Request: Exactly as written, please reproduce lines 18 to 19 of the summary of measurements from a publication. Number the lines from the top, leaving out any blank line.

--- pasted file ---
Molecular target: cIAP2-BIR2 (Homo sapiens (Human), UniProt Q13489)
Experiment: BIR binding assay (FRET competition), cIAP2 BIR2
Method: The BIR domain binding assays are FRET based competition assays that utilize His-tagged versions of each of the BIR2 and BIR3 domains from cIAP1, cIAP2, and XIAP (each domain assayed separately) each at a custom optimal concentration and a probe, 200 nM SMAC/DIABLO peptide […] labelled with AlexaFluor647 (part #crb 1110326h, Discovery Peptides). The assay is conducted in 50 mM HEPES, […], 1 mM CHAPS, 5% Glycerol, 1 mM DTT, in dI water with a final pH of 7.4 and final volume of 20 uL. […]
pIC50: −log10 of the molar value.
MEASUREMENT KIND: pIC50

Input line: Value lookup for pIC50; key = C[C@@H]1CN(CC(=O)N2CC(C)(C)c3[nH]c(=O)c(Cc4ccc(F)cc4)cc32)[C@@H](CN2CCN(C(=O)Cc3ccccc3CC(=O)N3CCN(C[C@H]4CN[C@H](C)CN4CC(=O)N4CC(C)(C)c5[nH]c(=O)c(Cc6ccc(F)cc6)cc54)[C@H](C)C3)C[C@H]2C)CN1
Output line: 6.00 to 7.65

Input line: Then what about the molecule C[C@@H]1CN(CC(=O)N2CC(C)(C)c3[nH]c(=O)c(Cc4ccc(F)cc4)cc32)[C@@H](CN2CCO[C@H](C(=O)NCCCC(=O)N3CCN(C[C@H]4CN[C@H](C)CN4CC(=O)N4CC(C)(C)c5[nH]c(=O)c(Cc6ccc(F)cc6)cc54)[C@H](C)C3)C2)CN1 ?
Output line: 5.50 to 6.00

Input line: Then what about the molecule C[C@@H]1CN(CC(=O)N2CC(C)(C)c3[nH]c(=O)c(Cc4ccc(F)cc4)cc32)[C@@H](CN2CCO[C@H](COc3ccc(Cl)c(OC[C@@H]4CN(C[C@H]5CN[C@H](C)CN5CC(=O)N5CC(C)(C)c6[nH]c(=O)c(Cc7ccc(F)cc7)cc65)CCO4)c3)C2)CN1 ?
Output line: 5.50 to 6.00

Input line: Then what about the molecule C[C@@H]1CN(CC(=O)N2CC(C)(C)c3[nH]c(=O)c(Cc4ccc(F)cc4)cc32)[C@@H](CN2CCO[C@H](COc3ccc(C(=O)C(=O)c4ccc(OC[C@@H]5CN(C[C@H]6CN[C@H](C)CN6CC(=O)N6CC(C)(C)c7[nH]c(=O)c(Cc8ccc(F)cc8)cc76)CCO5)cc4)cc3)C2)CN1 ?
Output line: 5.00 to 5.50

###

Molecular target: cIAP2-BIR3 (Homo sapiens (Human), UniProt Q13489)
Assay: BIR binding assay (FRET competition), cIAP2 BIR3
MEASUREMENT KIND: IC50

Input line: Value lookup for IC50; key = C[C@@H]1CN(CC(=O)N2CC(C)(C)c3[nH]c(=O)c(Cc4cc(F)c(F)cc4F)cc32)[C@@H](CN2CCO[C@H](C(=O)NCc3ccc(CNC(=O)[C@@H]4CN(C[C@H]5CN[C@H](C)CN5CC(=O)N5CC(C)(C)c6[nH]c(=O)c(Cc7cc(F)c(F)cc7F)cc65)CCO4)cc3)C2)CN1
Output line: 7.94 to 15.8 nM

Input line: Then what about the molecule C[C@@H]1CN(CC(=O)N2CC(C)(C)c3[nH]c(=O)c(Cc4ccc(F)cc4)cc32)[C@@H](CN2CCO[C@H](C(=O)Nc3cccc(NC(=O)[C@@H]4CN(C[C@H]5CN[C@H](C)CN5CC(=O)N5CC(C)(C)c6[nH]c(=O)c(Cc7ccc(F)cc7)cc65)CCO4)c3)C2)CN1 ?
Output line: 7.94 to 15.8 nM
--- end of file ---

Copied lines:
Input line: Value lookup for IC50; key = C[C@@H]1CN(CC(=O)N2CC(C)(C)c3[nH]c(=O)c(Cc4cc(F)c(F)cc4F)cc32)[C@@H](CN2CCO[C@H](C(=O)NCc3ccc(CNC(=O)[C@@H]4CN(C[C@H]5CN[C@H](C)CN5CC(=O)N5CC(C)(C)c6[nH]c(=O)c(Cc7cc(F)c(F)cc7F)cc65)CCO4)cc3)C2)CN1
Output line: 7.94 to 15.8 nM